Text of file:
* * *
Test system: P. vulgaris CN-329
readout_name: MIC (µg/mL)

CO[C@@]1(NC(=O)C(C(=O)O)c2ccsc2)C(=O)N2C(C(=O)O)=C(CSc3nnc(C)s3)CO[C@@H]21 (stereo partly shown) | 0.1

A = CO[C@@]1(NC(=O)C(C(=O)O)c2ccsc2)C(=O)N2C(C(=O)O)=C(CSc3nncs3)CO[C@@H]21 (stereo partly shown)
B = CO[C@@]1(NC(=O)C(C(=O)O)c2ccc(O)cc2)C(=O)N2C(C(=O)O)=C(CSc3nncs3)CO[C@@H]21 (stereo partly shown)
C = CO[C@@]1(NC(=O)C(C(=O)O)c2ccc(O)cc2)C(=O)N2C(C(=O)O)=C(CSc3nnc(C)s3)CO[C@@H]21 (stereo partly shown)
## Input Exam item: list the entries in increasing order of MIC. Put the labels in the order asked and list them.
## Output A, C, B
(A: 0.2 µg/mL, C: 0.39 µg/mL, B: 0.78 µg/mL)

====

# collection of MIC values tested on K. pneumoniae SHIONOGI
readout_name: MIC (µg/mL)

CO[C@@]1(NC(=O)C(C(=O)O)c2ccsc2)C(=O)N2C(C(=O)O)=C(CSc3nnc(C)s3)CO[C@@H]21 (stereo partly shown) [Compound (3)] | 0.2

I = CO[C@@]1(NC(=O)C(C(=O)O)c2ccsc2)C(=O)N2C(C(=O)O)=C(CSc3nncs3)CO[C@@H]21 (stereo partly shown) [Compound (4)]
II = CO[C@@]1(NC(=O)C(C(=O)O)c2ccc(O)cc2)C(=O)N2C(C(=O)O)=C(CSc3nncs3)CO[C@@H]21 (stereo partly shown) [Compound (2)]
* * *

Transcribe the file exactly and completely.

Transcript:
Test system: P. vulgaris CN-329
readout_name: MIC (µg/mL)

CO[C@@]1(NC(=O)C(C(=O)O)c2ccsc2)C(=O)N2C(C(=O)O)=C(CSc3nnc(C)s3)CO[C@@H]21 (stereo partly shown) | 0.1

A = CO[C@@]1(NC(=O)C(C(=O)O)c2ccsc2)C(=O)N2C(C(=O)O)=C(CSc3nncs3)CO[C@@H]21 (stereo partly shown)
B = CO[C@@]1(NC(=O)C(C(=O)O)c2ccc(O)cc2)C(=O)N2C(C(=O)O)=C(CSc3nncs3)CO[C@@H]21 (stereo partly shown)
C = CO[C@@]1(NC(=O)C(C(=O)O)c2ccc(O)cc2)C(=O)N2C(C(=O)O)=C(CSc3nnc(C)s3)CO[C@@H]21 (stereo partly shown)
## Input Exam item: list the entries in increasing order of MIC. Put the labels in the order asked and list them.
## Output A, C, B
(A: 0.2 µg/mL, C: 0.39 µg/mL, B: 0.78 µg/mL)

====

# collection of MIC values tested on K. pneumoniae SHIONOGI
readout_name: MIC (µg/mL)

CO[C@@]1(NC(=O)C(C(=O)O)c2ccsc2)C(=O)N2C(C(=O)O)=C(CSc3nnc(C)s3)CO[C@@H]21 (stereo partly shown) [Compound (3)] | 0.2

I = CO[C@@]1(NC(=O)C(C(=O)O)c2ccsc2)C(=O)N2C(C(=O)O)=C(CSc3nncs3)CO[C@@H]21 (stereo partly shown) [Compound (4)]
II = CO[C@@]1(NC(=O)C(C(=O)O)c2ccc(O)cc2)C(=O)N2C(C(=O)O)=C(CSc3nncs3)CO[C@@H]21 (stereo partly shown) [Compound (2)]